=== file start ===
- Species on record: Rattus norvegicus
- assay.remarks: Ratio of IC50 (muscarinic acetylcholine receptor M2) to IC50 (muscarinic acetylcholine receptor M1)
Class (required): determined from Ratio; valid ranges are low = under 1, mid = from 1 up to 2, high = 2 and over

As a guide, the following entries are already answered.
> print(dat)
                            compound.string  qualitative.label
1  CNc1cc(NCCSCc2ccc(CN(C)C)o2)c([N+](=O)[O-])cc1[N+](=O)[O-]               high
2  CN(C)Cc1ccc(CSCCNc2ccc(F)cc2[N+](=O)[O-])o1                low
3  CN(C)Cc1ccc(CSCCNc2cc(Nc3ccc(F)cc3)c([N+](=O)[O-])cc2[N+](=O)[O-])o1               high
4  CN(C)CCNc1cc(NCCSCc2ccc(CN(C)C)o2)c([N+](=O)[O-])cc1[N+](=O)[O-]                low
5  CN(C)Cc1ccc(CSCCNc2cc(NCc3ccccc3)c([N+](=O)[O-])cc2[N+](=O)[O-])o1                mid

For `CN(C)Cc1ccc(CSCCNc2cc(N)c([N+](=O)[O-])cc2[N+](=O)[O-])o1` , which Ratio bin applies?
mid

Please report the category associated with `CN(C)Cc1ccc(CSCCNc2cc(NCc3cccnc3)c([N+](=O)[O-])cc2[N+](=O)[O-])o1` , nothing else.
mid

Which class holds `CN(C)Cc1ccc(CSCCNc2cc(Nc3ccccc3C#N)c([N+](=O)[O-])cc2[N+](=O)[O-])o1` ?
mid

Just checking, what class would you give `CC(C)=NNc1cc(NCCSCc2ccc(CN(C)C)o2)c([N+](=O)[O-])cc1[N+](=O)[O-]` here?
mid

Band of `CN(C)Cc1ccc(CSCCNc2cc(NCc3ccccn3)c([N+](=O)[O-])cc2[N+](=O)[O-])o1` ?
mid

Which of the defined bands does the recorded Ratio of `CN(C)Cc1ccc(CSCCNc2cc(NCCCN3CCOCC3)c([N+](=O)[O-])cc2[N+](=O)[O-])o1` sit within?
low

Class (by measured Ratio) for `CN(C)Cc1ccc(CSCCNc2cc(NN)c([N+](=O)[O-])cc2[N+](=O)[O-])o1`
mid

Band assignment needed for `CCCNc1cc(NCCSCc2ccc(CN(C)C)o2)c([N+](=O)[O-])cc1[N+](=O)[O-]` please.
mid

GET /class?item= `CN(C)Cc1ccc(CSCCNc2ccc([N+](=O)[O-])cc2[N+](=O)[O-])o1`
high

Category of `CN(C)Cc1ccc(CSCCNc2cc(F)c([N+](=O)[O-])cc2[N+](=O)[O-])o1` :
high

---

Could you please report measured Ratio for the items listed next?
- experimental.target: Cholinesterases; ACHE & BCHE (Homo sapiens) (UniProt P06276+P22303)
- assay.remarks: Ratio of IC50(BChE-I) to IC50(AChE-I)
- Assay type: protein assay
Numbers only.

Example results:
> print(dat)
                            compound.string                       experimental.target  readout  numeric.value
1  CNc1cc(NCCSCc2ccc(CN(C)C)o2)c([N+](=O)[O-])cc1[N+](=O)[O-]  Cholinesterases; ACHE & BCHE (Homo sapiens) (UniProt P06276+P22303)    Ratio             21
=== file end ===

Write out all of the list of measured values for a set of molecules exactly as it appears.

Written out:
- Species on record: Rattus norvegicus
- assay.remarks: Ratio of IC50 (muscarinic acetylcholine receptor M2) to IC50 (muscarinic acetylcholine receptor M1)
Class (required): determined from Ratio; valid ranges are low = under 1, mid = from 1 up to 2, high = 2 and over

As a guide, the following entries are already answered.
> print(dat)
                            compound.string  qualitative.label
1  CNc1cc(NCCSCc2ccc(CN(C)C)o2)c([N+](=O)[O-])cc1[N+](=O)[O-]               high
2  CN(C)Cc1ccc(CSCCNc2ccc(F)cc2[N+](=O)[O-])o1                low
3  CN(C)Cc1ccc(CSCCNc2cc(Nc3ccc(F)cc3)c([N+](=O)[O-])cc2[N+](=O)[O-])o1               high
4  CN(C)CCNc1cc(NCCSCc2ccc(CN(C)C)o2)c([N+](=O)[O-])cc1[N+](=O)[O-]                low
5  CN(C)Cc1ccc(CSCCNc2cc(NCc3ccccc3)c([N+](=O)[O-])cc2[N+](=O)[O-])o1                mid

For `CN(C)Cc1ccc(CSCCNc2cc(N)c([N+](=O)[O-])cc2[N+](=O)[O-])o1` , which Ratio bin applies?
mid

Please report the category associated with `CN(C)Cc1ccc(CSCCNc2cc(NCc3cccnc3)c([N+](=O)[O-])cc2[N+](=O)[O-])o1` , nothing else.
mid

Which class holds `CN(C)Cc1ccc(CSCCNc2cc(Nc3ccccc3C#N)c([N+](=O)[O-])cc2[N+](=O)[O-])o1` ?
mid

Just checking, what class would you give `CC(C)=NNc1cc(NCCSCc2ccc(CN(C)C)o2)c([N+](=O)[O-])cc1[N+](=O)[O-]` here?
mid

Band of `CN(C)Cc1ccc(CSCCNc2cc(NCc3ccccn3)c([N+](=O)[O-])cc2[N+](=O)[O-])o1` ?
mid

Which of the defined bands does the recorded Ratio of `CN(C)Cc1ccc(CSCCNc2cc(NCCCN3CCOCC3)c([N+](=O)[O-])cc2[N+](=O)[O-])o1` sit within?
low

Class (by measured Ratio) for `CN(C)Cc1ccc(CSCCNc2cc(NN)c([N+](=O)[O-])cc2[N+](=O)[O-])o1`
mid

Band assignment needed for `CCCNc1cc(NCCSCc2ccc(CN(C)C)o2)c([N+](=O)[O-])cc1[N+](=O)[O-]` please.
mid

GET /class?item= `CN(C)Cc1ccc(CSCCNc2ccc([N+](=O)[O-])cc2[N+](=O)[O-])o1`
high

Category of `CN(C)Cc1ccc(CSCCNc2cc(F)c([N+](=O)[O-])cc2[N+](=O)[O-])o1` :
high

---

Could you please report measured Ratio for the items listed next?
- experimental.target: Cholinesterases; ACHE & BCHE (Homo sapiens) (UniProt P06276+P22303)
- assay.remarks: Ratio of IC50(BChE-I) to IC50(AChE-I)
- Assay type: protein assay
Numbers only.

Example results:
> print(dat)
                            compound.string                       experimental.target  readout  numeric.value
1  CNc1cc(NCCSCc2ccc(CN(C)C)o2)c([N+](=O)[O-])cc1[N+](=O)[O-]  Cholinesterases; ACHE & BCHE (Homo sapiens) (UniProt P06276+P22303)    Ratio             21